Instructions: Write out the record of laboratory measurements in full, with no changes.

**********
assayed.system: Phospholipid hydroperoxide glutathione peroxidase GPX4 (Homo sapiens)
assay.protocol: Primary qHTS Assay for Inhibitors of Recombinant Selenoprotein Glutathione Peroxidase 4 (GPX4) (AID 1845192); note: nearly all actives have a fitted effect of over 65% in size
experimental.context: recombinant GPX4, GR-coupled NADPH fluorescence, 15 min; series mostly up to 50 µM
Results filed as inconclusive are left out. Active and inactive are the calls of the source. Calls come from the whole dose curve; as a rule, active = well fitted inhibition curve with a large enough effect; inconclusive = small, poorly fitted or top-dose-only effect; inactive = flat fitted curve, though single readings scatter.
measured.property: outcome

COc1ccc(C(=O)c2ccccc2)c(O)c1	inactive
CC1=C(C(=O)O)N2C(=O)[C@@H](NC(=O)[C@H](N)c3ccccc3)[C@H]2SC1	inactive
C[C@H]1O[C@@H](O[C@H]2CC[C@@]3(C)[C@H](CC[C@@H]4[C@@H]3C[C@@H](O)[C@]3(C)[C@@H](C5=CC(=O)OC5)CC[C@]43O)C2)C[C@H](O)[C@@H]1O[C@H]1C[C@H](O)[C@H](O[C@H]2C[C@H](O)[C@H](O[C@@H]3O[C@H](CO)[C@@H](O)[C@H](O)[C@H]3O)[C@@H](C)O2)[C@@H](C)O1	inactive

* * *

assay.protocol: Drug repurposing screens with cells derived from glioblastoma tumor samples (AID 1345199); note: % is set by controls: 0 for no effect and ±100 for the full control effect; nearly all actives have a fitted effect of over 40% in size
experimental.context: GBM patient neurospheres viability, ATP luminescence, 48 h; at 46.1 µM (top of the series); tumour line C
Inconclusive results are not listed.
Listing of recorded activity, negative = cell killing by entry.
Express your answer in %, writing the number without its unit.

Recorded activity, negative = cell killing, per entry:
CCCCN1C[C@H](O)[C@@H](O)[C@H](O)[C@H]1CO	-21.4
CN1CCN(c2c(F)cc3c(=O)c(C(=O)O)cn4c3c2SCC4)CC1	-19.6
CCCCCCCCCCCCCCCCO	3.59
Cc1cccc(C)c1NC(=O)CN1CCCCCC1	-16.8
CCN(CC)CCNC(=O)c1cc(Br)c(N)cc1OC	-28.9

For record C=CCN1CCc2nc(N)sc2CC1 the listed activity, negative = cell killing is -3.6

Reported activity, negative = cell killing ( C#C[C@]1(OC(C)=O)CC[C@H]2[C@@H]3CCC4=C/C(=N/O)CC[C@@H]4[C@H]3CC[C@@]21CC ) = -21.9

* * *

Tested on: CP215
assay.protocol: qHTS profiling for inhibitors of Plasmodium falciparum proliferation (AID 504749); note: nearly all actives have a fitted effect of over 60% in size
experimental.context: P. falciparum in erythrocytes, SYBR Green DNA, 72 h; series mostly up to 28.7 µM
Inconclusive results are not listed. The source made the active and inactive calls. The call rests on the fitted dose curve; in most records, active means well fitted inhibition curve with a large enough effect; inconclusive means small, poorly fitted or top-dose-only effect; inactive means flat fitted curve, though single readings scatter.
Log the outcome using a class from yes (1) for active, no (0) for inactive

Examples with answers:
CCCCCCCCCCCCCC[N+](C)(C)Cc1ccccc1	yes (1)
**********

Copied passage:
assayed.system: Phospholipid hydroperoxide glutathione peroxidase GPX4 (Homo sapiens)
assay.protocol: Primary qHTS Assay for Inhibitors of Recombinant Selenoprotein Glutathione Peroxidase 4 (GPX4) (AID 1845192); note: nearly all actives have a fitted effect of over 65% in size
experimental.context: recombinant GPX4, GR-coupled NADPH fluorescence, 15 min; series mostly up to 50 µM
Results filed as inconclusive are left out. Active and inactive are the calls of the source. Calls come from the whole dose curve; as a rule, active = well fitted inhibition curve with a large enough effect; inconclusive = small, poorly fitted or top-dose-only effect; inactive = flat fitted curve, though single readings scatter.
measured.property: outcome

COc1ccc(C(=O)c2ccccc2)c(O)c1	inactive
CC1=C(C(=O)O)N2C(=O)[C@@H](NC(=O)[C@H](N)c3ccccc3)[C@H]2SC1	inactive
C[C@H]1O[C@@H](O[C@H]2CC[C@@]3(C)[C@H](CC[C@@H]4[C@@H]3C[C@@H](O)[C@]3(C)[C@@H](C5=CC(=O)OC5)CC[C@]43O)C2)C[C@H](O)[C@@H]1O[C@H]1C[C@H](O)[C@H](O[C@H]2C[C@H](O)[C@H](O[C@@H]3O[C@H](CO)[C@@H](O)[C@H](O)[C@H]3O)[C@@H](C)O2)[C@@H](C)O1	inactive

* * *

assay.protocol: Drug repurposing screens with cells derived from glioblastoma tumor samples (AID 1345199); note: % is set by controls: 0 for no effect and ±100 for the full control effect; nearly all actives have a fitted effect of over 40% in size
experimental.context: GBM patient neurospheres viability, ATP luminescence, 48 h; at 46.1 µM (top of the series); tumour line C
Inconclusive results are not listed.
Listing of recorded activity, negative = cell killing by entry.
Express your answer in %, writing the number without its unit.

Recorded activity, negative = cell killing, per entry:
CCCCN1C[C@H](O)[C@@H](O)[C@H](O)[C@H]1CO	-21.4
CN1CCN(c2c(F)cc3c(=O)c(C(=O)O)cn4c3c2SCC4)CC1	-19.6
CCCCCCCCCCCCCCCCO	3.59
Cc1cccc(C)c1NC(=O)CN1CCCCCC1	-16.8
CCN(CC)CCNC(=O)c1cc(Br)c(N)cc1OC	-28.9

For record C=CCN1CCc2nc(N)sc2CC1 the listed activity, negative = cell killing is -3.6

Reported activity, negative = cell killing ( C#C[C@]1(OC(C)=O)CC[C@H]2[C@@H]3CCC4=C/C(=N/O)CC[C@@H]4[C@H]3CC[C@@]21CC ) = -21.9

* * *

Tested on: CP215
assay.protocol: qHTS profiling for inhibitors of Plasmodium falciparum proliferation (AID 504749); note: nearly all actives have a fitted effect of over 60% in size
experimental.context: P. falciparum in erythrocytes, SYBR Green DNA, 72 h; series mostly up to 28.7 µM
Inconclusive results are not listed. The source made the active and inactive calls. The call rests on the fitted dose curve; in most records, active means well fitted inhibition curve with a large enough effect; inconclusive means small, poorly fitted or top-dose-only effect; inactive means flat fitted curve, though single readings scatter.
Log the outcome using a class from yes (1) for active, no (0) for inactive

Examples with answers:
CCCCCCCCCCCCCC[N+](C)(C)Cc1ccccc1	yes (1)